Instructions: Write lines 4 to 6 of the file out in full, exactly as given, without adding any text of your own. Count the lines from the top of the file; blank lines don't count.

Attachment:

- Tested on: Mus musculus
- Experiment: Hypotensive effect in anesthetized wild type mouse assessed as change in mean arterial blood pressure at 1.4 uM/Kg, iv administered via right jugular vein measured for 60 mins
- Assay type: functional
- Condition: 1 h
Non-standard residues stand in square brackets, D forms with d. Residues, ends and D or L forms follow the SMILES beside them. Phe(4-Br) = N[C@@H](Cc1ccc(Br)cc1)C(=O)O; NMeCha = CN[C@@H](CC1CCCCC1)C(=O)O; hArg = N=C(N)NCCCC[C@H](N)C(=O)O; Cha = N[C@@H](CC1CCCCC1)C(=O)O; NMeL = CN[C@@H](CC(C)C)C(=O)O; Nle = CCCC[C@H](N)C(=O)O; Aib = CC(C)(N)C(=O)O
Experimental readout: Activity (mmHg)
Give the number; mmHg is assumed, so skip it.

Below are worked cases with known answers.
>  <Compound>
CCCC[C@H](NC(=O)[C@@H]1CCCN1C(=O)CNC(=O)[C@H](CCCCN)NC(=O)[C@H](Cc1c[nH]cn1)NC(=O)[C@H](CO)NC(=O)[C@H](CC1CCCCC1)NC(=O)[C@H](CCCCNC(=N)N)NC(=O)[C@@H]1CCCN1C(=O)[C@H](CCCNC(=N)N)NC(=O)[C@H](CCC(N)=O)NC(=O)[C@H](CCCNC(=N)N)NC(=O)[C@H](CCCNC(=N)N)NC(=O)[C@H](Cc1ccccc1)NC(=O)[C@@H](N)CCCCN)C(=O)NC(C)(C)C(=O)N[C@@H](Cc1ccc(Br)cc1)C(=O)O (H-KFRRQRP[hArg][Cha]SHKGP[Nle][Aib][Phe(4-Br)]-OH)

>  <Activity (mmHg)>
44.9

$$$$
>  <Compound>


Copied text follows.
- Condition: 1 h
Non-standard residues stand in square brackets, D forms with d. Residues, ends and D or L forms follow the SMILES beside them. Phe(4-Br) = N[C@@H](Cc1ccc(Br)cc1)C(=O)O; NMeCha = CN[C@@H](CC1CCCCC1)C(=O)O; hArg = N=C(N)NCCCC[C@H](N)C(=O)O; Cha = N[C@@H](CC1CCCCC1)C(=O)O; NMeL = CN[C@@H](CC(C)C)C(=O)O; Nle = CCCC[C@H](N)C(=O)O; Aib = CC(C)(N)C(=O)O
Experimental readout: Activity (mmHg)